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Introducing Sardinia

This is an island where coastal drives thrill, prehistory puzzles, and sheep (four million of them) rule the roads. Sardinia captivates with its wild interior, dazzling beaches and endearing eccentricities.

Why I Love Sardinia

Sardinia was love at first sight for me. No matter how often I return, I find new coastal trails to explore and mountains to climb, hidden bays to kayak to and little-known agriturismi tucked away in the silent hinterland. The island is deceptive – it looks small on paper, but unravel it and it is huge. It's like a continent in miniature, shaped by its own language and fierce traditions, its own cuisine and culture, its own history and the mystery that hangs over it like a shroud. Sardinians are proud of their island, and so they should be.

Captivating Coastlines

Believe the hype: Sardinia has some of the dreamiest beaches you’ll find without stepping off European shores. Yes, the sand really is that white, and the sea the bluest blue. Imagine dropping anchor in Costa Smeralda’s scalloped bays, where celebrities and supermodels frolic in emerald waters; playing castaway on the Golfo di Orosei’s coves, where sheer cliffs ensure seclusion; or sailing to La Maddalena’s cluster of granite islands. Be it walking barefoot across the dunes on the wave-lashed Costa Verde or lounging on the Costa del Sud’s silky smooth bays – unroll your beach towel and you’ll never want to leave, we swear.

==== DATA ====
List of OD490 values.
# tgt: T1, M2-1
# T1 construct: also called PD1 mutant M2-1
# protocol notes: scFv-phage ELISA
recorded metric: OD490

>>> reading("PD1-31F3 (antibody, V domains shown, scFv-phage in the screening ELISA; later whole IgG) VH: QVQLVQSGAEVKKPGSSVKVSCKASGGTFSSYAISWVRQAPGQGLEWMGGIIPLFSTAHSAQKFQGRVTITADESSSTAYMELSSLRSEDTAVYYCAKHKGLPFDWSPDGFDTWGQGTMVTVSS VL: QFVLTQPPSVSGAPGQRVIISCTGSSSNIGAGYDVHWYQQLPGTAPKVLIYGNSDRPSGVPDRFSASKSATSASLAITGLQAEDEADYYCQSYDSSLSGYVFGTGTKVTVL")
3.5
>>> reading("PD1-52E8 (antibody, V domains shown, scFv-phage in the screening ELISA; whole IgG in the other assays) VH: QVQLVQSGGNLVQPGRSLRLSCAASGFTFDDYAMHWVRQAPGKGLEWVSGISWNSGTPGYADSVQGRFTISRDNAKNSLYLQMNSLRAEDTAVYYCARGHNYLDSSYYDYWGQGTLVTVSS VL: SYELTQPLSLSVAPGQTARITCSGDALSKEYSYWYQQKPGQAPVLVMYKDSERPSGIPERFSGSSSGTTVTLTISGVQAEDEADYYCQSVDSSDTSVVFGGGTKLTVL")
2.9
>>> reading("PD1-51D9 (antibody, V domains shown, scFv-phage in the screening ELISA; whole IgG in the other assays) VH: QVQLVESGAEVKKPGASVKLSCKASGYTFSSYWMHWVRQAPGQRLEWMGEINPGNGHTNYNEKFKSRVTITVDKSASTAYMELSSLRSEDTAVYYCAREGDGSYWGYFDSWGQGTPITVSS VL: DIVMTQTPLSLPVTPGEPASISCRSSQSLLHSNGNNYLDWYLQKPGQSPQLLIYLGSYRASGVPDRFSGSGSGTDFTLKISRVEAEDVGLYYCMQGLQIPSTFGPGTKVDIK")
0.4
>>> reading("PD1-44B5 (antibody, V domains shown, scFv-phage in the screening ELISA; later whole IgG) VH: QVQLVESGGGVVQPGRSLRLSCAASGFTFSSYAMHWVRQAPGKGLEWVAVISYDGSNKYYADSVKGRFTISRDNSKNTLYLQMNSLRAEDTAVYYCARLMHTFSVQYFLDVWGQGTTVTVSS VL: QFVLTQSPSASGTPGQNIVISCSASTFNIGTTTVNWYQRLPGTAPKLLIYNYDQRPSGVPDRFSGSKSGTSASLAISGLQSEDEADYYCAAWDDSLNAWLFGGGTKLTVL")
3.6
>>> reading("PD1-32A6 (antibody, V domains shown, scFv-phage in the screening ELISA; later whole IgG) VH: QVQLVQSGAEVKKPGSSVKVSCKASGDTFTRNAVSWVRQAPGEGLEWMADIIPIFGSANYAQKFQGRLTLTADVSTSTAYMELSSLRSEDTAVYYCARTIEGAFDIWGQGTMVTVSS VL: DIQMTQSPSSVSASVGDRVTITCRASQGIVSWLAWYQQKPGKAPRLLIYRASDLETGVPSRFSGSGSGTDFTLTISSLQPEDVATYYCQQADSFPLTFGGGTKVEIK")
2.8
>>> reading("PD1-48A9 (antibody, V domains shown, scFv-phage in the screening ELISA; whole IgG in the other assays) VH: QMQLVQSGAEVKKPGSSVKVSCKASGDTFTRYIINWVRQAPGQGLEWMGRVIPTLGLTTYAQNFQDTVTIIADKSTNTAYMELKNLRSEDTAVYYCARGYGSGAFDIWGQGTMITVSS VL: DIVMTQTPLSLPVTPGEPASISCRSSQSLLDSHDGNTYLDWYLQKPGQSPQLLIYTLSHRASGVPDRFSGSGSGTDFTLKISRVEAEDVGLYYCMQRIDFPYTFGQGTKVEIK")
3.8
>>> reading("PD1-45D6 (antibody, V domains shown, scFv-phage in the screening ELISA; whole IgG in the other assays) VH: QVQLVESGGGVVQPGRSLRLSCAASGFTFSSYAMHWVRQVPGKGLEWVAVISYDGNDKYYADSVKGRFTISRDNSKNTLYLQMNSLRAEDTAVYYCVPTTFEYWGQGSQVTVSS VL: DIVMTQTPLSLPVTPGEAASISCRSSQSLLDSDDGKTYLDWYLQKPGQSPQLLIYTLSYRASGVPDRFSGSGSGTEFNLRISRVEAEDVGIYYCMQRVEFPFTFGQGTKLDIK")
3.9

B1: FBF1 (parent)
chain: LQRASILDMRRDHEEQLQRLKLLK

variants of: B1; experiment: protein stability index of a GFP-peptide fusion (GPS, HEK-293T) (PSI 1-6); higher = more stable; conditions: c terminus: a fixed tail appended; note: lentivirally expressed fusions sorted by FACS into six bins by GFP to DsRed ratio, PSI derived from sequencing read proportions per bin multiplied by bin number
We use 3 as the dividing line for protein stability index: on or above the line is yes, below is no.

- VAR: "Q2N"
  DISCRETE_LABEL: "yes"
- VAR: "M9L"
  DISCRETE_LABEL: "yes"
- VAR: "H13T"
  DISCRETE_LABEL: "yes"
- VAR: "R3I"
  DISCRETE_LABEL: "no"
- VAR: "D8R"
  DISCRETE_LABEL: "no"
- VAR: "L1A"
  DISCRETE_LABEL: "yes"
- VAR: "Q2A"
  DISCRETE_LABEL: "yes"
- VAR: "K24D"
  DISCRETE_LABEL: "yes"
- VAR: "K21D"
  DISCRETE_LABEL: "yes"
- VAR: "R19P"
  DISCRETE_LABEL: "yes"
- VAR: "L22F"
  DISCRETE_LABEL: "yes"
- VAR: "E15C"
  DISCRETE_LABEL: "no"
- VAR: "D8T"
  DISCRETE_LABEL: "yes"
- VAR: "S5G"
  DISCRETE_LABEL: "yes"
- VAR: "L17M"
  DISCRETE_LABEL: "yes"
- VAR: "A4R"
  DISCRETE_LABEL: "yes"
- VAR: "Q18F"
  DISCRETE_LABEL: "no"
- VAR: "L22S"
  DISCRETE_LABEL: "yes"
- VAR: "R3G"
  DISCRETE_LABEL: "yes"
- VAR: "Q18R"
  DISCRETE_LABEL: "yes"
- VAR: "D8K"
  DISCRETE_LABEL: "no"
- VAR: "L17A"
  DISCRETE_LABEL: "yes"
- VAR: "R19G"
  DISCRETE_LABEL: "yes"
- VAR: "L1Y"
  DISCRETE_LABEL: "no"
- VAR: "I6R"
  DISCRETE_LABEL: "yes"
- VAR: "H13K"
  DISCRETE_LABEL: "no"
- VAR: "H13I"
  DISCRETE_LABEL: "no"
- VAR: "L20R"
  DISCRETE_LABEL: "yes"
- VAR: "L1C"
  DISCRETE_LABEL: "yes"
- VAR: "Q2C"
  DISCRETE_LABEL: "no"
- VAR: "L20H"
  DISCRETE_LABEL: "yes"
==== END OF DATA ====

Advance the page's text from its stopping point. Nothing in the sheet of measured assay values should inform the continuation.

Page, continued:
Outdoor Adventure

Whether you go slow or fast, choose coast or country, Sardinia is one of Europe’s last great island adventures. Hike through the lush, silent interior to the twilight of Tiscali’s nuraghic ruins. Walk the vertiginous coastal path to the crescent-shaped bay of Cala Luna, where climbers spider up the limestone cliffs. Or ramble through holm oak forests to the mighty boulder-strewn canyon of Gola Su Gorropu. The sea’s allure is irresistible to windsurfers on the north coast, while divers wax lyrical about shipwrecks off Cagliari’s coast, the underwater Nereo Cave and Nora’s submerged Roman ruins.

Island of Idiosyncrasies

As DH Lawrence so succinctly put it: ‘Sardinia is different.’ Indeed, where else but here can you go from near-alpine forests to snow white beaches, or find wildlife oddities like the blue-eyed albino donkeys on the Isola dell’Asinara and the wild horses that shyly roam Giara di Gesturi. The island is also a culinary one-off, with distinct takes on pasta, bread and dolci, its own wines (Vermentino whites, Cannonau reds) and cheeses – including maggoty casu marzu pecorino, stashed away in barns in the mountainous interior. In every way we can think of Sardinia is different, and all the more loveable for it.

Timeless Tradition

Sardinia has been polished like a pebble by the waves of its history and heritage. The island is scattered with 7000 nuraghi, Bronze Age towers and settlements, tombe dei giganti ('giant's grave' tombs) and domus de janas ('fairy house' tombs). Down every country lane and and in every 10-man, 100-sheep hamlet, these remnants of prehistory are waiting to be pieced together like the most puzzling of jigsaw puzzles. Sardinia is also an island of fabulously eccentric festivals, from Barbagia’s carnival parade of ghoulish mamuthones, said to banish winter demons, to the death-defying S’Ardia horse race in Sedilo.